Please use this identifier to cite or link to this item: http://hdl.handle.net/10553/72763
Title: Murine typhus. How does it affect us in the 21st century? The epidemiology of inpatients in Spain (1997–2015)
Authors: Rodríguez-Alonso, Beatriz
Almeida, Hugo
Alonso-Sardón, Montserrat
Velasco-Tirado, Virginia
Robaina Bordón, José María
Carranza Rodríguez, Cristina
Pérez Arellano, José Luis 
Belhassen-García, Moncef
UNESCO Clasification: 3202 Epidemologia
Keywords: Endemic Typhus
Epidemiology
Fever Of Intermediate Duration
Murine Typhus
Rickettsia Typhi, et al
Issue Date: 2020
Journal: International Journal of Infectious Diseases 
Abstract: Objective: The aim of this study was to analyze the epidemiological impact of murine typhus in patients who required hospitalization in the National Health System (SNS) in Spain between 1997 and 2015. Background: Murine typhus (MT) is a zoonosis caused by Rickettsia typhi. MT is transmitted from rats, cats, dogs, and opossums to humans by their fleas. The clinical picture is characterized by headache, fever, rash, and liver function alteration. The prevalence of MT is considered underestimated since most cases are mild and self-limited. However, up to 10% of patients develop serious complications such as pneumonia or acute kidney injury and may even need admission to intensive care units. Methods: This was a retrospective longitudinal descriptive study of inpatients diagnosed with Rickettsia typhi infection (International Classification of Diseases, Ninth Revision, Clinical Modification [ICD-9-CM], 081.0) in Spanish public hospitals between January 1, 1997, and December 31, 2015. Data were obtained from the Minimum Basic Data Set (MBDS, CMBD in Spanish), which includes information about inpatients admitted to the National Health System (NHS) hospitals provided by the Health Information Institute of the Ministry of Health and Equality. Results: Ninety-nine inpatients were included. The incidence rate of MT was 0.12 (95% CI, 0.09-0.14) cases per one million person-years. Cases were irregularly distributed throughout the period of study, with a slight upward trend between 2013 and 2015. The Canary Islands had the highest incidence rate: 2.17 (95% CI, 1.69–2.64) cases per one million person-years (80 cases). Most patients were men (63.6%). The mean age (±SD) was 46.4 years (±19). Five patients were under 15 years old. Approximately 85.9% of cases required urgent hospital admissions. The average hospital stay was 11 days (±9.9). Only 1 patient died. Conclusions: Although considered uncommon, the incidence of MT seems to be increasing slowly. Most cases occurred in middle-aged men between late summer and early autumn in Spain. The Canary Islands and Andalusia registered the highest number of cases. The MBDS is an appropriate approach to study MT hospital management.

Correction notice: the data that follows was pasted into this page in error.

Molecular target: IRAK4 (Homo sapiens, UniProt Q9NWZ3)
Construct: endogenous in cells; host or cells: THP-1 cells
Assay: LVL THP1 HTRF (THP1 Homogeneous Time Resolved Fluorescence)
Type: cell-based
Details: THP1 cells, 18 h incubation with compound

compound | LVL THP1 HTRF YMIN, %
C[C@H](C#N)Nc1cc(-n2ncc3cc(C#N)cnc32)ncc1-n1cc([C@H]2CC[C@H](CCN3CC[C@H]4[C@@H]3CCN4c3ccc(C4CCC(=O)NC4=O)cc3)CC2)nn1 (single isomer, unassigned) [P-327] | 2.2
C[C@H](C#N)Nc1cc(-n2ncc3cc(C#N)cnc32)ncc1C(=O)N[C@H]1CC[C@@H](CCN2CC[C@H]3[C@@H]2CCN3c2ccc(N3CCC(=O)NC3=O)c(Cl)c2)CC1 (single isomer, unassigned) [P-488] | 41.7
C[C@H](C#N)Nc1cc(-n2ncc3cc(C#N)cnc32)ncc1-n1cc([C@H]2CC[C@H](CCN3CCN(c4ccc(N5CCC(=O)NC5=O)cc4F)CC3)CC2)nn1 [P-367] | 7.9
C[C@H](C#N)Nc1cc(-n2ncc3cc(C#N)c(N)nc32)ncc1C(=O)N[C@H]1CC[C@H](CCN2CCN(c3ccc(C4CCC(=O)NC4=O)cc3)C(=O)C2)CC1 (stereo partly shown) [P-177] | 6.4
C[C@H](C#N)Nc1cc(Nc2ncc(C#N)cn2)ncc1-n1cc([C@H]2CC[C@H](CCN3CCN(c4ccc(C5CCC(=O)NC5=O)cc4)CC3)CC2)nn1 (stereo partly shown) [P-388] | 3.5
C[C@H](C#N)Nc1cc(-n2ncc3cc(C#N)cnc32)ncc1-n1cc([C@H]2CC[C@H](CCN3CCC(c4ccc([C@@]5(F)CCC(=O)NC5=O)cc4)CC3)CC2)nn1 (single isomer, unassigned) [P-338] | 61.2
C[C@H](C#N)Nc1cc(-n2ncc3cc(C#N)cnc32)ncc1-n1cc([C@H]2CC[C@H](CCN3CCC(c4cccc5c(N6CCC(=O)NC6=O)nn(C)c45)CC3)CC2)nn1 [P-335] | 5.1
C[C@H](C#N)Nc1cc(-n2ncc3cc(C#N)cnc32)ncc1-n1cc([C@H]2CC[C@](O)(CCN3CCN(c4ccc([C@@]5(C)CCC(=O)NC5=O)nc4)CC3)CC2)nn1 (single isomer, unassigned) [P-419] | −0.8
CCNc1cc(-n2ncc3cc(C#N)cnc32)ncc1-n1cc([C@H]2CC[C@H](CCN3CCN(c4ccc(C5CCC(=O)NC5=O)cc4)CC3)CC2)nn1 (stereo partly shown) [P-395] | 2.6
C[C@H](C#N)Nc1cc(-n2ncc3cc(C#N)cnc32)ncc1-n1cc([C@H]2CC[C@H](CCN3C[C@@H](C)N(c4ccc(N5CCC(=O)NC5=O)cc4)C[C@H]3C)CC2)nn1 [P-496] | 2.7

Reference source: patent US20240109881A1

URI: http://hdl.handle.net/10553/72763
ISSN: 1201-9712
DOI: 10.1016/j.ijid.2020.04.054
Source: International Journal of Infectious Diseases [ISSN 1201-9712], v. 96, p. 165-171, (Julio 2020)
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